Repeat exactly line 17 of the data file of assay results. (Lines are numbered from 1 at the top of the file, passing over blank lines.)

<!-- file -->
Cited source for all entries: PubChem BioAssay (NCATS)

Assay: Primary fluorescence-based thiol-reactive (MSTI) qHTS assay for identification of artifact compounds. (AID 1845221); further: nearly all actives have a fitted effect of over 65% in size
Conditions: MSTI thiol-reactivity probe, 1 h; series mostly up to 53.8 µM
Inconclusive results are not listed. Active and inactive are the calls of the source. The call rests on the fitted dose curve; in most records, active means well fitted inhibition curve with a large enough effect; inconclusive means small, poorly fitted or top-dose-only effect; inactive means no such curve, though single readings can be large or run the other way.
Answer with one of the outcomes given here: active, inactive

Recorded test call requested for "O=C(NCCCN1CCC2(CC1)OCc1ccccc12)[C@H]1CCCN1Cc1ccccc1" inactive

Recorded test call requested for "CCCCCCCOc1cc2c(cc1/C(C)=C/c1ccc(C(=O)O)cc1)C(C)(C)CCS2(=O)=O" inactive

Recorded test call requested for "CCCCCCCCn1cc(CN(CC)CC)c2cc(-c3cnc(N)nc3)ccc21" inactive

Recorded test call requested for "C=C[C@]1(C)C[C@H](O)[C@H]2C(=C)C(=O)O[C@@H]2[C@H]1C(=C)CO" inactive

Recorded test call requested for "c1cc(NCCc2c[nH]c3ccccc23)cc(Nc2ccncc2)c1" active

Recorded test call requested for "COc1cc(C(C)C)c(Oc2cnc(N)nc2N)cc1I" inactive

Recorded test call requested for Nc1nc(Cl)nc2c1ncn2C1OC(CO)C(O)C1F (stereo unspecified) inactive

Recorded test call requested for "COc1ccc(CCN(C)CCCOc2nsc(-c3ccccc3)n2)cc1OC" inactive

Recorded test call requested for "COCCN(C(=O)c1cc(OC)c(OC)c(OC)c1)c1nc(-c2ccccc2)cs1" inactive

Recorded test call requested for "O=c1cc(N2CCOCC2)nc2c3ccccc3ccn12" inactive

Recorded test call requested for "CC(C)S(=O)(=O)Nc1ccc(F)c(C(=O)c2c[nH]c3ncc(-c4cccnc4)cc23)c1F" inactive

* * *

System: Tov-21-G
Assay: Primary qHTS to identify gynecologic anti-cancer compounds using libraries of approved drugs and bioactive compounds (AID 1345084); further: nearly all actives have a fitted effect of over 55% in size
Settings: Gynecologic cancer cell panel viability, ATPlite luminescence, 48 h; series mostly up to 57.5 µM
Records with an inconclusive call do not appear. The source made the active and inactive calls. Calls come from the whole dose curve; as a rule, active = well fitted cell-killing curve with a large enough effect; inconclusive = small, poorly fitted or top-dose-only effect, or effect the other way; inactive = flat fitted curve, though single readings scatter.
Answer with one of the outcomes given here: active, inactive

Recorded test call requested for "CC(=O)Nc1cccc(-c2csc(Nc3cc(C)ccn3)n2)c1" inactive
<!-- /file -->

* * *